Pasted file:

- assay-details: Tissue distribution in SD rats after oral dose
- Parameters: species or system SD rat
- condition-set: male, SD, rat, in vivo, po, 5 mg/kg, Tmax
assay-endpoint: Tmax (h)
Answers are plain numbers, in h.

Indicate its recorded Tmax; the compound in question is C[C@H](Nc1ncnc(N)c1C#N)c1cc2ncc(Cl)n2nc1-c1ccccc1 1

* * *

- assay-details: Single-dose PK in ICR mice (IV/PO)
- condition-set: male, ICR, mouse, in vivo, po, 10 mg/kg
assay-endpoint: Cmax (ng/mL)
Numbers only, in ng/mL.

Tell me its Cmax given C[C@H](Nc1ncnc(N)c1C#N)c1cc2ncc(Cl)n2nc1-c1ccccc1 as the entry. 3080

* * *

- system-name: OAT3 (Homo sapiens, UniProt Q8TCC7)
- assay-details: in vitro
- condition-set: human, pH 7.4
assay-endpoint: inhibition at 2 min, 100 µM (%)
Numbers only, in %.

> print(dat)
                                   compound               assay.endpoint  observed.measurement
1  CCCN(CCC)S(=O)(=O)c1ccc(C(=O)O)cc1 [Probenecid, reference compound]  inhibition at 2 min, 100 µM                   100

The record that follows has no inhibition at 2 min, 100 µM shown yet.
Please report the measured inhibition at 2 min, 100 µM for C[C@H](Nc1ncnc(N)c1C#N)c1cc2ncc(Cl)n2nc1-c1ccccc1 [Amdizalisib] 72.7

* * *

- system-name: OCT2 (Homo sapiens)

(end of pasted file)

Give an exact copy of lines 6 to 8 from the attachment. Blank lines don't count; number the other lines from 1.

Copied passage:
Indicate its recorded Tmax; the compound in question is C[C@H](Nc1ncnc(N)c1C#N)c1cc2ncc(Cl)n2nc1-c1ccccc1 1

* * *

- assay-details: Single-dose PK in ICR mice (IV/PO)